27 February 2004


I've been reading James Twitchell's surprisingly interesting book Living it Up: America's Love Affair with Luxury. (A big thank you to Indri at Waterbones, who turned me on to it.) It's a discursive cultural criticism book, and while it has a bit of the lefty uneasiness about consumer culture that you would expect, it takes a pretty nuanced view and argues that there is something profoundly democratic about the marketing of luxury products.

He talks a lot about how a certain lust for luxury things is inevitable, sometimes in spite of yourself. There's a terrific passage written by his daughter, who went with him on a shopping / anthropology expedition.

This was an experiment in how the other half — the decadent, materialistic half who threw money away — lived. I believe myself to be everything the woman in Tiffany thought I wasn't: intelligent, self-sufficient, not given over to the whimsical spending of large amounts of money.

Still and yet, when the saleslady pulled out the Gucci bag of the moment, and when my dad pretended he was thinking of buying it for me, there was part of me that was thinking, quite simply, “I want that.'' Everywhere we went, I spent longer than was necessary inspecting the evidence. I was a sucker. Watching a woman in Armani try on the $20,000 beaded dress, I was momenarily entranced — and more than slightly jealous. The stuff was so BEAUTIFUL, and when I looked down at my Old Navy sweater, I couldn't help but feel a bit wanting. And that part of me just kept thinking, “Maybe some day .... ” And so luxury sucked me in, even as I knew I was there solely to be critical of it.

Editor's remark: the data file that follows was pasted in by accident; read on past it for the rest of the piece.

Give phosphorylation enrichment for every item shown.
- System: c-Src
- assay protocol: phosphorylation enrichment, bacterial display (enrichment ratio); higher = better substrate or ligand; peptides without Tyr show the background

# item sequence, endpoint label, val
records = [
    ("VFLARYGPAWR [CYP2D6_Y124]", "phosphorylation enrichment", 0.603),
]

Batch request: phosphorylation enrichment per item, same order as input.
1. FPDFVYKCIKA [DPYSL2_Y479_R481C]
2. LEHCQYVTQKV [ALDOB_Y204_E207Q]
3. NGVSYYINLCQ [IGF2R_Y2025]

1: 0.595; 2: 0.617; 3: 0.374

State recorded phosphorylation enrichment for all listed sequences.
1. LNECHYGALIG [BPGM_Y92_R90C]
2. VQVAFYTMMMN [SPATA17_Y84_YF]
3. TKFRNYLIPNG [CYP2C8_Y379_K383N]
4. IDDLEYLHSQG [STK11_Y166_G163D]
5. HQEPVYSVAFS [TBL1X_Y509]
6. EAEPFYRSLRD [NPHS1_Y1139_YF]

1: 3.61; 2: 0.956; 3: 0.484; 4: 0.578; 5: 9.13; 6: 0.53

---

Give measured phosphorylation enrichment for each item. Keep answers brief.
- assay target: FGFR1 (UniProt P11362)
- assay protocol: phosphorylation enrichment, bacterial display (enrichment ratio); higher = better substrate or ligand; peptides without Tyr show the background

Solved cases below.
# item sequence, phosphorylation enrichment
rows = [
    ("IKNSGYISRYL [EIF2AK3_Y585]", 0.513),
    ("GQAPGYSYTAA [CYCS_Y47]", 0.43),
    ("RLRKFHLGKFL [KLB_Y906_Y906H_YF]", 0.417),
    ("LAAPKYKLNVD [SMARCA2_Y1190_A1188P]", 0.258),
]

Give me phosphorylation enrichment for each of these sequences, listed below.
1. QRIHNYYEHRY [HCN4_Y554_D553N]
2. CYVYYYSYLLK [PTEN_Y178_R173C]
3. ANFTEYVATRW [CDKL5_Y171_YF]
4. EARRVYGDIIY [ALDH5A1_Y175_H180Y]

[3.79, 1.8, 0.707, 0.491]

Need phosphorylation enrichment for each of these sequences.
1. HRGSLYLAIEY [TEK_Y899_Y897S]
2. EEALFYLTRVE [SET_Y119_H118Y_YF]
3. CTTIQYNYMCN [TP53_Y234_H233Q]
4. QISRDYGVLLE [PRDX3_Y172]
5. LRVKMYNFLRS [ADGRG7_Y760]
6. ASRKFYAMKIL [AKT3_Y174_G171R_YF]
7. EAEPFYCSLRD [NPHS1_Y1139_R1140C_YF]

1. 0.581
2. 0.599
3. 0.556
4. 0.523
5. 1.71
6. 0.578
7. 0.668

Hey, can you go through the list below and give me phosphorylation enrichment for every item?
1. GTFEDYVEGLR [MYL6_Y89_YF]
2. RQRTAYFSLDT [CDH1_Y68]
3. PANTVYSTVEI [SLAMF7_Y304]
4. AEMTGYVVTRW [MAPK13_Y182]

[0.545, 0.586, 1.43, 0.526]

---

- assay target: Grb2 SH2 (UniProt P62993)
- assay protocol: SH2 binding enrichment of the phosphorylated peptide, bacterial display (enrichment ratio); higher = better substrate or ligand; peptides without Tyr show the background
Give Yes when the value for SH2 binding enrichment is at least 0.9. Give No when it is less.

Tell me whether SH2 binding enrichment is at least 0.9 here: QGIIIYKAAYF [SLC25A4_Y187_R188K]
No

Luxury is incredibly powerful, and it gets to almost all of us, even when we're told it's meaningless. Luxury 1, Liz 0.

This makes me think of a strange and wonderful talk I heard years ago by a guy named Brian Moriarty at the Computer Game Developers' Conference. He was talking about why a the web was a success, and a big online hit game was inevitable. On the way, he said something about the roots of human behavior that stuck in my mind.

Biologists explain pleasure by invoking a process they call “natural selection.”

This process is said to favor the evolution of brains that give positive feedback for behaviors which provide a survival advantage.

In other words, nature rewards life-affirming behaviors with pleasure.

That's why it feels good to eat.

Nature rewards a healthy appetite.

That's why it feels good to collect things.

Nature rewards acquisitiveness.

And that is why it feels good to talk and to play.

Nature rewards communicators.

It feels good to communicate.
The ways of natural selection are indeed Strange.

Some of you are going to cash in on the Internet and attain positions of power and influence.

Nature rewards a healthy appetite.

Some of you will create new technologies and companies and become comfortably wealthy.

Nature rewards acquisitiveness.

Moriarty's crystal ball turned out to be pretty good, considering that we gave the talk in 1996. Though as my mother will tell you, Moriarty didn't have to look far: the killer app in online games is bridge ....